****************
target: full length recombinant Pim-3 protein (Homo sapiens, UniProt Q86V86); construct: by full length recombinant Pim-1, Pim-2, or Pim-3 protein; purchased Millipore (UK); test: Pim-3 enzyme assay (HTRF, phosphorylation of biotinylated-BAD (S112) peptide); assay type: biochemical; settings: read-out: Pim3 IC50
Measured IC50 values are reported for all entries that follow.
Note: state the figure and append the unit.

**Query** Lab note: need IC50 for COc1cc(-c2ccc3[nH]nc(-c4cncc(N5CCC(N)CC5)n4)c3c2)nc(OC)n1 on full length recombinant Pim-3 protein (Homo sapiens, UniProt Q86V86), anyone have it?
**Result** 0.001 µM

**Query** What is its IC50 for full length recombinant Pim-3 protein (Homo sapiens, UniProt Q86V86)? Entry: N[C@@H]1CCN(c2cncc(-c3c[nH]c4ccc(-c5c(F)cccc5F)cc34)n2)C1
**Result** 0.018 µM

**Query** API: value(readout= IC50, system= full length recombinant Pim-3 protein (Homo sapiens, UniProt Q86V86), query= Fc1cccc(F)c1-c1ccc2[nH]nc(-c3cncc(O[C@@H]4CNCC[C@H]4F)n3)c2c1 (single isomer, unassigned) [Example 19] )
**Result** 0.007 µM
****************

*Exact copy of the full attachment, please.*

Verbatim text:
target: full length recombinant Pim-3 protein (Homo sapiens, UniProt Q86V86); construct: by full length recombinant Pim-1, Pim-2, or Pim-3 protein; purchased Millipore (UK); test: Pim-3 enzyme assay (HTRF, phosphorylation of biotinylated-BAD (S112) peptide); assay type: biochemical; settings: read-out: Pim3 IC50
Measured IC50 values are reported for all entries that follow.
Note: state the figure and append the unit.

**Query** Lab note: need IC50 for COc1cc(-c2ccc3[nH]nc(-c4cncc(N5CCC(N)CC5)n4)c3c2)nc(OC)n1 on full length recombinant Pim-3 protein (Homo sapiens, UniProt Q86V86), anyone have it?
**Result** 0.001 µM

**Query** What is its IC50 for full length recombinant Pim-3 protein (Homo sapiens, UniProt Q86V86)? Entry: N[C@@H]1CCN(c2cncc(-c3c[nH]c4ccc(-c5c(F)cccc5F)cc34)n2)C1
**Result** 0.018 µM

**Query** API: value(readout= IC50, system= full length recombinant Pim-3 protein (Homo sapiens, UniProt Q86V86), query= Fc1cccc(F)c1-c1ccc2[nH]nc(-c3cncc(O[C@@H]4CNCC[C@H]4F)n3)c2c1 (single isomer, unassigned) [Example 19] )
**Result** 0.007 µM